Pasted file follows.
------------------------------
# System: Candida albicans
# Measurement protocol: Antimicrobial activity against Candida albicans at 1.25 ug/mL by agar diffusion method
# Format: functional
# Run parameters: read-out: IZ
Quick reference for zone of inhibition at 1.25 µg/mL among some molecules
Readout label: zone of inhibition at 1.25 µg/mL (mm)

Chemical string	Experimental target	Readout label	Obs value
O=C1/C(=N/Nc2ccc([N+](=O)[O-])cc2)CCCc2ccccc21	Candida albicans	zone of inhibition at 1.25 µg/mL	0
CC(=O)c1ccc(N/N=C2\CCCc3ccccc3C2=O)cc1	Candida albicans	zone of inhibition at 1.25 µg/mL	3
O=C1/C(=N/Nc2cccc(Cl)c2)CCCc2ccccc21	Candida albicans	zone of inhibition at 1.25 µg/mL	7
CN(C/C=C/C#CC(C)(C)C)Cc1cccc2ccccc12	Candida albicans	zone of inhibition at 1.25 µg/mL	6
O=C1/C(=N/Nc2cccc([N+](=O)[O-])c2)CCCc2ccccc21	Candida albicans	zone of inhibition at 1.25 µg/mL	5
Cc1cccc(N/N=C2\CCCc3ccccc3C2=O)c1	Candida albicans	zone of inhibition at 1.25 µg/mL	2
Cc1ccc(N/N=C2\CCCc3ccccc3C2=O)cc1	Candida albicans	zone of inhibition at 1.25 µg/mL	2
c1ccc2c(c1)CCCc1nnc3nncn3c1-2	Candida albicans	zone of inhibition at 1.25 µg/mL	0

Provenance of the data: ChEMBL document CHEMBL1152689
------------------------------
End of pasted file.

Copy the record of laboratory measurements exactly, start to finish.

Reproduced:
# System: Candida albicans
# Measurement protocol: Antimicrobial activity against Candida albicans at 1.25 ug/mL by agar diffusion method
# Format: functional
# Run parameters: read-out: IZ
Quick reference for zone of inhibition at 1.25 µg/mL among some molecules
Readout label: zone of inhibition at 1.25 µg/mL (mm)

Chemical string	Experimental target	Readout label	Obs value
O=C1/C(=N/Nc2ccc([N+](=O)[O-])cc2)CCCc2ccccc21	Candida albicans	zone of inhibition at 1.25 µg/mL	0
CC(=O)c1ccc(N/N=C2\CCCc3ccccc3C2=O)cc1	Candida albicans	zone of inhibition at 1.25 µg/mL	3
O=C1/C(=N/Nc2cccc(Cl)c2)CCCc2ccccc21	Candida albicans	zone of inhibition at 1.25 µg/mL	7
CN(C/C=C/C#CC(C)(C)C)Cc1cccc2ccccc12	Candida albicans	zone of inhibition at 1.25 µg/mL	6
O=C1/C(=N/Nc2cccc([N+](=O)[O-])c2)CCCc2ccccc21	Candida albicans	zone of inhibition at 1.25 µg/mL	5
Cc1cccc(N/N=C2\CCCc3ccccc3C2=O)c1	Candida albicans	zone of inhibition at 1.25 µg/mL	2
Cc1ccc(N/N=C2\CCCc3ccccc3C2=O)cc1	Candida albicans	zone of inhibition at 1.25 µg/mL	2
c1ccc2c(c1)CCCc1nnc3nncn3c1-2	Candida albicans	zone of inhibition at 1.25 µg/mL	0

Provenance of the data: ChEMBL document CHEMBL1152689